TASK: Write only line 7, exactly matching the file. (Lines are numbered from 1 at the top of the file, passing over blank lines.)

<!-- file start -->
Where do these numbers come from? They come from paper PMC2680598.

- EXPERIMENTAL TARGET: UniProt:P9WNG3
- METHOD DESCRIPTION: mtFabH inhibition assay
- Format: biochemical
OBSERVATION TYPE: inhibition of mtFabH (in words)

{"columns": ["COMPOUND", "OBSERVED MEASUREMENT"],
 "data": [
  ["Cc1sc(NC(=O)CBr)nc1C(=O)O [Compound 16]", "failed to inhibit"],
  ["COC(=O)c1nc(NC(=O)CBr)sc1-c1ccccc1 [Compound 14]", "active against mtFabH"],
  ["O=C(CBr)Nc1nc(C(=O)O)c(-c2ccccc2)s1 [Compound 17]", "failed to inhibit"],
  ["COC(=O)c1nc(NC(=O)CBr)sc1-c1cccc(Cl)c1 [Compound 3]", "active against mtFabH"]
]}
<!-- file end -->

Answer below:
 "data": [